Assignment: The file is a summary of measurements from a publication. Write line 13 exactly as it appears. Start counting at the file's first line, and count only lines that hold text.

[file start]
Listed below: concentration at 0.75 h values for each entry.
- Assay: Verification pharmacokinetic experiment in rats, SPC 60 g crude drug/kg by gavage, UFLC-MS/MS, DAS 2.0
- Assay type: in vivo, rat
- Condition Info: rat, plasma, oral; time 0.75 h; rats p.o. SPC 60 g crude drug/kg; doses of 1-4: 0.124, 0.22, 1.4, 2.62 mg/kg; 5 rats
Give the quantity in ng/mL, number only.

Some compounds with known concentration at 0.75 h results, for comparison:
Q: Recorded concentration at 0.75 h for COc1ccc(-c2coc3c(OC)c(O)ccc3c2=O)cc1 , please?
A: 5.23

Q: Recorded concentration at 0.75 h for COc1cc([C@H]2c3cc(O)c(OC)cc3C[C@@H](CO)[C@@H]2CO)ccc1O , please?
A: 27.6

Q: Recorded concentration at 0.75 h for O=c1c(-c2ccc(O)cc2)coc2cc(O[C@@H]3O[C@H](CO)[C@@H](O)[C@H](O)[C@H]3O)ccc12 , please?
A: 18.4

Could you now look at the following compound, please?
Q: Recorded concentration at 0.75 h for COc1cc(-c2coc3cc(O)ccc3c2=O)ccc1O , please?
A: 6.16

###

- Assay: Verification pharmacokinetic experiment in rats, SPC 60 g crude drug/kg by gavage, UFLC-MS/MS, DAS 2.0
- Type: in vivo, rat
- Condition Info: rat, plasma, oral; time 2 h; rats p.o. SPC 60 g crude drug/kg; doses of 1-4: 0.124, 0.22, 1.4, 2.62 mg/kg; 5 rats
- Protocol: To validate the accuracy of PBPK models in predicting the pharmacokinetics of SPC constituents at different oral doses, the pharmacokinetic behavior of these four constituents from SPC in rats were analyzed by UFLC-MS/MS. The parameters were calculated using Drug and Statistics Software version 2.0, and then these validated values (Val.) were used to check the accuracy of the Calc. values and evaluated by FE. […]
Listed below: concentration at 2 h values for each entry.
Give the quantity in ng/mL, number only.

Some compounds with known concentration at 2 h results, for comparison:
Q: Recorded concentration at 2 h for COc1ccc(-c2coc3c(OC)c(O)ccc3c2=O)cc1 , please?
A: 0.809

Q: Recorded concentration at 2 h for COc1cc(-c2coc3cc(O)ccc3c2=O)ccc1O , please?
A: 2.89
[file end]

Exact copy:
Could you now look at the following compound, please?